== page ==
Two days after pianist Yuja Wang’s concert, and, sadly, what I remember best are the two skimpy dresses she wore.
By Susan Miron
At the age of 26, concert pianist Yuja Wang has been catapulted to the top of her profession. The Celebrity Series of Boston brought the admired performer to Jordan Hall on Friday night, and the building was filled with enthused fans. Her program was a good one. But this reviewer, like a number of others, could not get her mind off of Wang’s pair of skimpy, skin-adhering dresses.
Critics have been chided for emphasizing the visual aspects of Wang’s performances, and I imagine I could review the concert without making any comments on the strange taste of this fashionista. But I can’t.
The first red strapless dress fell somewhere between the knee and hip, accompanied by what looked like silver 6″ heels. The second outfit, seen in the photo below, is a similar white number, not terribly becoming, but undoubtedly memorable.
Two days after the concert, and, sadly, what I remember best are the two dresses.
That said, Wang is a fearless player. She’s got a huge international career and unbelievable chops, highlighted by spectacular speed and volume control. She has a career 99% of pianists must envy: an Avery Fisher Career Grant two years after graduating from Curtis (where her teacher was Gary Graffman), a Gilmore Young Artist Award (2006), performances and tours with dozens of major orchestras and many important conductors, recordings on Deutsche Gramophone. Her website raves about her “charismatic stage presence” and “interpretive insight.” She has important newspaper critics in thrall, rapturous about her wardrobe.
It’s overwhelmingly impressive. I might have been one of the few people who hadn’t heard of her (or who learned of her through the Celebrity Series) who showed up to hear her on Friday night.
Wang has made Prokofiev one of her, I presume, many specialties, and she opened the recital with his Piano Sonata No. 3 in A minor, p. 28 (“From the Old Notebooks”). A brilliant pianist himself, Prokofiev debuted this sonata, begun in his teenage years, in Petrograd in 1918, just weeks before he headed east, ending up in New York, where he lived for several years until moving to Paris. The excellent program notes by Aaron Grad point out that Prokofiev finished his circumnavigation in 1927, when he returned to the Soviet Union on a concert tour. In the next decade be became the only major artist to repatriate in Stalin’s Russia.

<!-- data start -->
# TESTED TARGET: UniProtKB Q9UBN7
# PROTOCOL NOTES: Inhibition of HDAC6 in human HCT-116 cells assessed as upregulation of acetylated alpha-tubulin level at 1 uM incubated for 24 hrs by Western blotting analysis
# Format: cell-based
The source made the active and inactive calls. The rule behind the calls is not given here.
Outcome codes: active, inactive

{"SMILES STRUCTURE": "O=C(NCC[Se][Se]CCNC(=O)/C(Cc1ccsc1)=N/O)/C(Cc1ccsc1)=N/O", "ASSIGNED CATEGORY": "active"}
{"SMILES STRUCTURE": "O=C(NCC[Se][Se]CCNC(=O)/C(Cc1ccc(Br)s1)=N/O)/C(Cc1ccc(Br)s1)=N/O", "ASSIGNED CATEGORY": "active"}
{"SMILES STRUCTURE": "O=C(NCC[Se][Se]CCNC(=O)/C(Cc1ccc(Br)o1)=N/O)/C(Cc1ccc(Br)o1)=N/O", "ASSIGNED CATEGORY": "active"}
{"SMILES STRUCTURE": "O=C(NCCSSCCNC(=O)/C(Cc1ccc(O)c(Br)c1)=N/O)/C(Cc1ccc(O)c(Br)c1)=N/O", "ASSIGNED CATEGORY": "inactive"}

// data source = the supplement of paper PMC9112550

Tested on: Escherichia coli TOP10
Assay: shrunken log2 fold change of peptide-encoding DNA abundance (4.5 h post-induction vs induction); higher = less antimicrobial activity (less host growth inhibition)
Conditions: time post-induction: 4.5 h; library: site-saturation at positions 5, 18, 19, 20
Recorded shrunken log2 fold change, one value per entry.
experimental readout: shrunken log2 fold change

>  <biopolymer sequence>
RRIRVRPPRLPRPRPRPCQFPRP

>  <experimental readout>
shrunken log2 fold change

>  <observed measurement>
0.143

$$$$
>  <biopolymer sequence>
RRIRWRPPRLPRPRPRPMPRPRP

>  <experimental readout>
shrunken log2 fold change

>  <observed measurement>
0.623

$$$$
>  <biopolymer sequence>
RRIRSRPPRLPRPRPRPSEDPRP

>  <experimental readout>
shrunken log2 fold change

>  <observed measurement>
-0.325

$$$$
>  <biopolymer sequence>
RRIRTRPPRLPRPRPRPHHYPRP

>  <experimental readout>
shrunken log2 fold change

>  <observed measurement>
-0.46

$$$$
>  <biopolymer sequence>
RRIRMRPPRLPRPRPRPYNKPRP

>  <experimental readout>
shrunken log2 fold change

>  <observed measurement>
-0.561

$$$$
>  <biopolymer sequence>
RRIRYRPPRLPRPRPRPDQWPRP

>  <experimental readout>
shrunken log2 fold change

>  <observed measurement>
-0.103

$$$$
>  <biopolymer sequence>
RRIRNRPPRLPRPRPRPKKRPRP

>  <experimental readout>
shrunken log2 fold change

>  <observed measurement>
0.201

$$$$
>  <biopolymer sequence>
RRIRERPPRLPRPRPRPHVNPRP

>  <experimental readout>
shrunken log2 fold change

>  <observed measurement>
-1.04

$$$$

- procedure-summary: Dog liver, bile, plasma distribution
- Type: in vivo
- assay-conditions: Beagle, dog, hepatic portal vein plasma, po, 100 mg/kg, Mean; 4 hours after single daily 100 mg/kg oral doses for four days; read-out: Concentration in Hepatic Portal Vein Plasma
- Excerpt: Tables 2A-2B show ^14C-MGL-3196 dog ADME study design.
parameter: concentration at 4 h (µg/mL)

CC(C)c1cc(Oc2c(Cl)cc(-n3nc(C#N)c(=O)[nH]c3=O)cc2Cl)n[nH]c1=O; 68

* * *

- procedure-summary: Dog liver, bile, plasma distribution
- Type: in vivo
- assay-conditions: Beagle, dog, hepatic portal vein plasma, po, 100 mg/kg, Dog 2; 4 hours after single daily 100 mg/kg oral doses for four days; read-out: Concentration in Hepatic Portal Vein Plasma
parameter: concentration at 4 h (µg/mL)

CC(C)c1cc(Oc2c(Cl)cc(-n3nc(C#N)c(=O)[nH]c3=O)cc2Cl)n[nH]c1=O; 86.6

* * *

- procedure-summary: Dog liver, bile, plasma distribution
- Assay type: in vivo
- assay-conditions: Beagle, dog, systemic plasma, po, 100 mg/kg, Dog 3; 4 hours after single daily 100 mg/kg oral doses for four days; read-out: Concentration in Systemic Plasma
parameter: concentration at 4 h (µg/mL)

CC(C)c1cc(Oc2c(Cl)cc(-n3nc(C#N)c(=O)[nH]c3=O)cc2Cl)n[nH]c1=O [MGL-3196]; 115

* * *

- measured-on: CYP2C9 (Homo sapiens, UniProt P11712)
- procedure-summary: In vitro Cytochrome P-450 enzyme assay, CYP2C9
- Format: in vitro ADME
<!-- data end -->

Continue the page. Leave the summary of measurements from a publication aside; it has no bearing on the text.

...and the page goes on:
The Prokofiev was a good program opener, short enough so that by the time it was over listeners had pretty well gotten their minds off of Wang’s legs. She played this virtuosic one movement piece very well, relishing the composition’s humor, moodiness, and manic spikiness. Next was Frédérick Chopin’s Piano Sonata No. 3 in B minor, Opus 58 (1844), whose third movement is a great favorite of mine. This piece was followed by Chopin’s beautiful Nocturne in C minor Opus 48, no. 1 (1841), and finally, Chopin’s famous Ballade No. 3 in A Flat major, Opus 47 (1841). Wang has the chops to play anything, and to go wherever her imagination leads. There were moments of real beauty throughout the Sonata and she brought moments of beautiful delicacy to the Ballade. Still, this is repertoire legions of pianists have made their own, and while Wang played with verve, I have heard all of these pieces played better, starting with Martha Argerich, who recorded a lot of Chopin when she was Wang’s age.
The second half provided a Diva Wardrobe Change and a fun, jazzy tour-de force, “Variations for Piano,” Opus 41 (1984), composed by Nickolai Kapustin (1937- ). Wang played wonderfully: I couldn’t help but think she would have been a great jazz pianist.
Finally, Stravinsky’s ultra-virtuosic “Three Movements from Petrushka” (1921) received an excellent performance. This is one of Wang’s signature pieces, and she played it thrillingly well. She is technically equipped to play anything, and it’s a good piece for both her and the audience, who went wild when it ended.
For encores, Wang played “Tea for Two,” arranged inventively by Art Tatum with Wang adding her improvisational riffs, and a formidably virtuosic arrangement by Vladimir Horowitz of tunes from Bizet’s Carmen. Wang had the crowd begging for more. The audience had gotten its money’s worth: she had showed off plenty of first-rate music making. She has the phenomenal technique, record company interest, and conductors’ backing to insure a long career. Although she was excellent, I probably won’t buy Wang’s CDs or attend another concert of hers. For me, the magic is missing.
Susan Miron, a harpist, has been a book reviewer for over 20 years for a large variety of literary publications and newspapers. Her fields of expertise were East and Central European, Irish, and Israeli literature. Susan covers classical music for The Arts Fuse and The Boston Musical Intelligencer. She is part of the Celtic harp and storytelling duo A Bard’s Feast with renowned storyteller Norah Dooley and plays the Celtic harp at the Cancer Center at Newton Wellesley Hospital.